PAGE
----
4 Nov 2012

There was what I thought I was going to work on, and there’s what I did work on. Today was a grab-bag of odds and ends, adding zip-ties all over, charged and installed the battery, wired up and testing the third brake light and flasher since it hadn’t been connected before. Works really well, like ambulance brake lights. Instead of just going on, it blinks really fast about five times in a half second then stays on. Installed the taillights into the tail section which somehow magically shrank just enough to make them not quite fit – wonder what’s with that. Then there was installing more rivnuts before breaking the 6-32 mandrel – again. Either I’m pulling them too hard, not keeping the tool square to the hole, they’re poor quality, or a combination… oh well.

3 Nov 2012

A buddy wants to borrow the corner scales so I took the opportunity to loosely place the rest of the major components and weigh the car. The floor was very uneven (so corner weights are meaningless) but it showed both the approximate total weight and front-to-rear weight split (which is unaffected by corner weight adjustment.) The first picture is the empty weight, 1388 lbs, and the second includes me, resulting in a F/R weight distribution of 34% front and 66% rear. The fuel tank is empty but since it’s at the CG it won’t alter the front/rear percentage. The coolant system is also dry and once filled will shift the CG forward slightly. While not the real deal as far as a final weighing goes, it’s still informative. There’s probably another 50 lbs or so of paneling, seat covers, and the battery I forgot so it’ll be around 1450 lbs or so when complete. That’s okay.

28 Oct 2012

After a long weekend, the proud owner relaxes, with Midlana finally sitting on her wheels. With bumpsteer dealt with, next is making a jig to simplify setting toe; something I always meant to make for Kimini but never got round to. After that there’s corner-weighing the car, then double-checking everything. Alignment is at least twice the work as on a Locost due to having IRS instead of a straight axle. Once the suspension is really done, it allows moving ahead on other issues with a clear mind knowing it’s a closed issue. The pile of things to do is still large but a lot smaller than it was.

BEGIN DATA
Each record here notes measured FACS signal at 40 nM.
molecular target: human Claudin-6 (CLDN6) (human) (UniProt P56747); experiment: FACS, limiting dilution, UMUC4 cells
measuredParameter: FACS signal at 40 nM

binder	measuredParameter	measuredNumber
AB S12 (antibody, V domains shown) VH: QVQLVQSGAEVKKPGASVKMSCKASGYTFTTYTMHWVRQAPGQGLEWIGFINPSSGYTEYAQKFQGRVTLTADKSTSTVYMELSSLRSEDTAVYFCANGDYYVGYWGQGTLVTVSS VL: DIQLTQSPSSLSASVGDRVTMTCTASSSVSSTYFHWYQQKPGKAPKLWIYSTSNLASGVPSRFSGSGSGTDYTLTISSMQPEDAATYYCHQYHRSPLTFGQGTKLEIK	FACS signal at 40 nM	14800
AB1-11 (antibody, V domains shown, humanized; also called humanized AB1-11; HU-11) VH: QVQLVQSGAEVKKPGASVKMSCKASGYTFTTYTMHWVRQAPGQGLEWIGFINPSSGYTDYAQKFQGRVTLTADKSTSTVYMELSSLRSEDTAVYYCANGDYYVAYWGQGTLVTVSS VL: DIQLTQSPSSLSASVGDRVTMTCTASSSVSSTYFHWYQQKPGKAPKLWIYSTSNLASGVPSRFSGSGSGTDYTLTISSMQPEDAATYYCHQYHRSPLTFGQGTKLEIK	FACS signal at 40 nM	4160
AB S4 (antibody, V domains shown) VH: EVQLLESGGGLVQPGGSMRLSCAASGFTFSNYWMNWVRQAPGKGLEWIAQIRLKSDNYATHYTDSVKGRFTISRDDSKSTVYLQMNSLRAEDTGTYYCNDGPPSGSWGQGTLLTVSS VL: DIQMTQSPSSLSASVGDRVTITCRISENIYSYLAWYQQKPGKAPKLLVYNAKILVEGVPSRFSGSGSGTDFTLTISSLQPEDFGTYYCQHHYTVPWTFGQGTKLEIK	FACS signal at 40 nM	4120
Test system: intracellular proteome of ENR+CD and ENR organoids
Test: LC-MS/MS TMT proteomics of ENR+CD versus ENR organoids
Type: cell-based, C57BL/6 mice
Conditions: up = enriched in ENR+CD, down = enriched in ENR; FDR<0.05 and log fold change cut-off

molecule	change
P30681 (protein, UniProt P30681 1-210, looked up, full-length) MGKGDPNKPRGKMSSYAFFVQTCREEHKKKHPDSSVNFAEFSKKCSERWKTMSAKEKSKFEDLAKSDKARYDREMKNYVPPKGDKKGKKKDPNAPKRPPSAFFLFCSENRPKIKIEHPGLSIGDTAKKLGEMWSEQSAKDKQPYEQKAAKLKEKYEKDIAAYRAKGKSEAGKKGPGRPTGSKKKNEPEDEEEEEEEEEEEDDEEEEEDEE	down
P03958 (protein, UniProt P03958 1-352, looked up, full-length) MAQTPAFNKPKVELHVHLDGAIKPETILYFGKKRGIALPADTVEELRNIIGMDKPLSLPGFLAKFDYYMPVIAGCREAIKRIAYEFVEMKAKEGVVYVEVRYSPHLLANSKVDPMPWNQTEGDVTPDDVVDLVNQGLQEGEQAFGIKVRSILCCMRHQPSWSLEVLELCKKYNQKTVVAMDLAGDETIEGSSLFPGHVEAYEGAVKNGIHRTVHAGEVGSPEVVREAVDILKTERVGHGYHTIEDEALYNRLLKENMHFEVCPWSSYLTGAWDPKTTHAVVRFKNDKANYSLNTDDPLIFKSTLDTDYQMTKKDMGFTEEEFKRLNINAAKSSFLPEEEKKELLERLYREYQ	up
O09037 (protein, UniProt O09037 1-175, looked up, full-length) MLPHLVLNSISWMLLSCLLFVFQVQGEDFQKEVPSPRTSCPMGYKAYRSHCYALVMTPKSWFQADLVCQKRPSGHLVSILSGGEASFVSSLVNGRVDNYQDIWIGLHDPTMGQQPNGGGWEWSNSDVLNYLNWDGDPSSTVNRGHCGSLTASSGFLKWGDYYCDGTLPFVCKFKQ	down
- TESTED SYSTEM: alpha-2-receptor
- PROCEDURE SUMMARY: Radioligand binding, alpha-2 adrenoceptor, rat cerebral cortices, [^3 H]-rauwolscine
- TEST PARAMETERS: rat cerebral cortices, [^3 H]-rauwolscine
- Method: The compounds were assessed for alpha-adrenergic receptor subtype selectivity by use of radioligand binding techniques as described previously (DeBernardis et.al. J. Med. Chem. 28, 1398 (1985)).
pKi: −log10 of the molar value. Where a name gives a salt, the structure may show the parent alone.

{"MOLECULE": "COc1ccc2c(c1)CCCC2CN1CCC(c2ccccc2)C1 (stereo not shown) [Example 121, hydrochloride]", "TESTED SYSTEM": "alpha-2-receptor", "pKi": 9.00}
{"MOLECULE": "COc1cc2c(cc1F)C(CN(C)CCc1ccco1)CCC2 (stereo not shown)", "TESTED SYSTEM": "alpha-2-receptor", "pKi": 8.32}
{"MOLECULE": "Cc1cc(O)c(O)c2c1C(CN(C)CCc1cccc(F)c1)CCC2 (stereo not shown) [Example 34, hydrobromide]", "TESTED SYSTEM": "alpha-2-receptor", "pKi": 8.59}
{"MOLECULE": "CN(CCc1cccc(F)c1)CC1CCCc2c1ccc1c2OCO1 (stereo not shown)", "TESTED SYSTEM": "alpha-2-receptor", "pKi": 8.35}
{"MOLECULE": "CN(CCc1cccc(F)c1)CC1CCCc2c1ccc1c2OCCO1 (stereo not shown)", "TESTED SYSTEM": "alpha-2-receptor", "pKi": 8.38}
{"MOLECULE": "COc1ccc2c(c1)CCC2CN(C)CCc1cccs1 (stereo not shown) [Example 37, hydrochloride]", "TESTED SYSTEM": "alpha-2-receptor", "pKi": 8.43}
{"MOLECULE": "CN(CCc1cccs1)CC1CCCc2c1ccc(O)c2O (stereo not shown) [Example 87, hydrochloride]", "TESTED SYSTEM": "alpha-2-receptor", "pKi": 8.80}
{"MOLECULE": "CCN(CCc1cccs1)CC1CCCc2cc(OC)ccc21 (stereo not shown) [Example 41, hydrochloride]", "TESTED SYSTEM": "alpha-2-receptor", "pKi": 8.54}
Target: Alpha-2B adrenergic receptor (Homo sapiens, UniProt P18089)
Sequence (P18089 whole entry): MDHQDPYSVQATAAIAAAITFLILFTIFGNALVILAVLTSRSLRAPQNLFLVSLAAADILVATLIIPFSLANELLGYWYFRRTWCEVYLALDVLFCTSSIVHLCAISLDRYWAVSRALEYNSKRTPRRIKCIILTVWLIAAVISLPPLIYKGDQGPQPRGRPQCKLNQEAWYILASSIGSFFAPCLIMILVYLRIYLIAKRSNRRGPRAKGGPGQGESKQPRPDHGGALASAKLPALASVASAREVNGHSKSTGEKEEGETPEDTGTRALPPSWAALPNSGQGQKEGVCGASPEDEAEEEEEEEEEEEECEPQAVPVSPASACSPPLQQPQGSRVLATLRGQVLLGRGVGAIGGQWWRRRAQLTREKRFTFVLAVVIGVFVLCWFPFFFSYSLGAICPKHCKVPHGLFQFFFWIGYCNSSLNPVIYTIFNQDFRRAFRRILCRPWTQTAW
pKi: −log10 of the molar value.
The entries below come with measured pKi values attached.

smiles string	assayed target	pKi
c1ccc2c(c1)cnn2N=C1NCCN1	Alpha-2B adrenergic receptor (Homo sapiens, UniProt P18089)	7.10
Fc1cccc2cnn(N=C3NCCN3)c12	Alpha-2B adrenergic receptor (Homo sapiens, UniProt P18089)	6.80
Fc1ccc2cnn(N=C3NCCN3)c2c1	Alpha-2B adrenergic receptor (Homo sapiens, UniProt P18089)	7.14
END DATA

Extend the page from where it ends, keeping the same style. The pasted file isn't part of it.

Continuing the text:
Oh… one of the rear hubs appears to be slightly loose. Even after the big axle nut and wheel lugs were tight, the wheel could be rocked slightly – it’s not the upright itself, it appears to be the bearings. Of course, the rear axle nuts probably only have about 40 ft-lbs on them, and they’re supposed to be tightened to an un-godly 181 ft-lbs, so maybe that’ll tighten things up… need to find that spec to confirm.

21 Oct 2012

Measured and minimized bump-steer at the left-rear, which measured about 0.015″. With that done, next was the left axle, shock, and intercooler. Modified the pressure cap assembly to move the coolant bleed point to the header tank higher so it’s the highest point in the cooling system. It’s been a loose end for a long time and is being handled now while the cooling system’s dry. Next week the car will get moved more toward the center of the garage so the right-rear bump-steer can be measured and minimized. By that time the rest of the parts should be on-hand to finish the front bump-steer.